I have to admit to a bit of cheating.  I had forgotten which wife Henry took after Jane, so I watched this video.  Now the rest of this season’s lost all suspense for me! 

Happy Reading and have a safe and Merry Christmas, everyone!

Two For the Dough by Janet Evanovich

Two for the Dough cover art

Title: Two For the Dough: A Stephanie Plum Novel
Author: Janet Evanovich
Publisher: Pocket Books (div. of Simon & Schuster, Inc.)
ISBN: 0671001795
Publication Date: September 1996

“…Sweetie pie, you are the worst bounty hunter in the history of the world.”

“That does it. I have better things to do than to stand here and take your insults.”

I pushed him out of my foyer, into the hall, slammed the door closed, and threw the bolt. I pressed my nose to the door and looked through the peephole.

Morelli grinned at me.

“This is war,” I yelled through the door.

“Lucky for me,” Morelli said. “I give good war.”

My first experience with Stephanie Plum was Plum Lucky. I had never read anything that hilarious for adults, and could only compare the experience to reading Junie B. books with my nine-year-old. Stephanie is a sassy, independant woman bounty hunter with a helicopter mother, crazy Grandma Mazur, and over-sexed reluctant partner Morelli.

In Two for the Dough, the second Stephanie Plum novel, Stephanie is still learning the ropes of the fugitive recovery business. Her car is stolen, forcing her to use an obtuse eyesore she lovingly refers to as “Big Blue”, making stakeouts and tailings near to impossible. What starts out as a simple recover turns into a mad murdering lunatic with his sights set on Stephanie AND Grandma Mazur. There are funeral homes, corpses’ body parts lurking for Stephanie to find (at one point an embalmed “Johnson” is overnighted to her, causing her father to announce his desire to be cremated so he’ll go out with all his parts). The coup de gras of the book is Morelli standing in a darken parking lot in nothing but his unbuttoned shirt and socks, Stephanie’s taillights disappearing into the night.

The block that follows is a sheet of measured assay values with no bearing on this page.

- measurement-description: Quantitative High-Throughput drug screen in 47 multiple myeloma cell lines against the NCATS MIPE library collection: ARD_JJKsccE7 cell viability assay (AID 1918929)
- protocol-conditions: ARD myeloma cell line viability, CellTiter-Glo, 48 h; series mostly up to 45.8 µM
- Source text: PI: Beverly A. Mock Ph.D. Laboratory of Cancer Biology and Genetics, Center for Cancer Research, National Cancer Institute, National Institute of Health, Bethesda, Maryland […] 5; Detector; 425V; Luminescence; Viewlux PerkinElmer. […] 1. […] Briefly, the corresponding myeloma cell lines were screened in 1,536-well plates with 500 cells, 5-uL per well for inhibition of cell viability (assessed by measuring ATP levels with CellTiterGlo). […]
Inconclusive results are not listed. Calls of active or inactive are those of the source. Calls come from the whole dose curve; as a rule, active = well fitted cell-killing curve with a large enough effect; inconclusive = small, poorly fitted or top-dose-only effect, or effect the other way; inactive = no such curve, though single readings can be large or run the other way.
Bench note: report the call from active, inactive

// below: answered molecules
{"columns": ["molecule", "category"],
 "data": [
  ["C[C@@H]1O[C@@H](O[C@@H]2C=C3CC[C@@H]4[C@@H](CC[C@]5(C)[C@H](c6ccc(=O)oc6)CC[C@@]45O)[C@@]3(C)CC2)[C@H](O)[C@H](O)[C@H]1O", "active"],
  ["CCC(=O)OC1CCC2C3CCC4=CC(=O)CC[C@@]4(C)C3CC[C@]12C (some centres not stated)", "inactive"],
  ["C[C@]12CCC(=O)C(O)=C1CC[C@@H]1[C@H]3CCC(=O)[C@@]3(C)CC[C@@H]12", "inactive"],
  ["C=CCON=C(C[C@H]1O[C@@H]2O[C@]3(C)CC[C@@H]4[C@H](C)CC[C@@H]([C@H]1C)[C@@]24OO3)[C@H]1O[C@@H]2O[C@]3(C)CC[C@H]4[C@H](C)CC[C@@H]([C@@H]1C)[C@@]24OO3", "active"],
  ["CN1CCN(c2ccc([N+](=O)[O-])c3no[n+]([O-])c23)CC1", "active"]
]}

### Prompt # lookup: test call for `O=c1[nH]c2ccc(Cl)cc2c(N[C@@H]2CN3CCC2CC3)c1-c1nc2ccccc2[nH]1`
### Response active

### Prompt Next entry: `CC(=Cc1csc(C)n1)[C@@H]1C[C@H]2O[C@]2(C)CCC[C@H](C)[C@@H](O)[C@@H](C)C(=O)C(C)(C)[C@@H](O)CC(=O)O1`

Janet Evanovich’s writing is sarcastic and playful, and gets down to business when appropriate. She turns on a dime, one minute laughing at the antics of Grandma Mazur, next minute a frantic search for her. At one point in this book, I literally laughed off my chair, hitting the floor with a thud, so I can say I was actually “ROFL”.

There’s a cat found trapped in Rex the Hamster’s cage, Rex no where to be found. A severed foot in the fridge. Stephanie hits Morelli’s car four times (Stephanie, Morelli and a car… never a good mix!). Grandma Mazur with a gun, AGAIN. Stephanie in the backseat of a ’53 Buick with Morelli. Gradma Mazur on the slab in the funeral home. All these ingredients make up a recipe for a fast and fun read!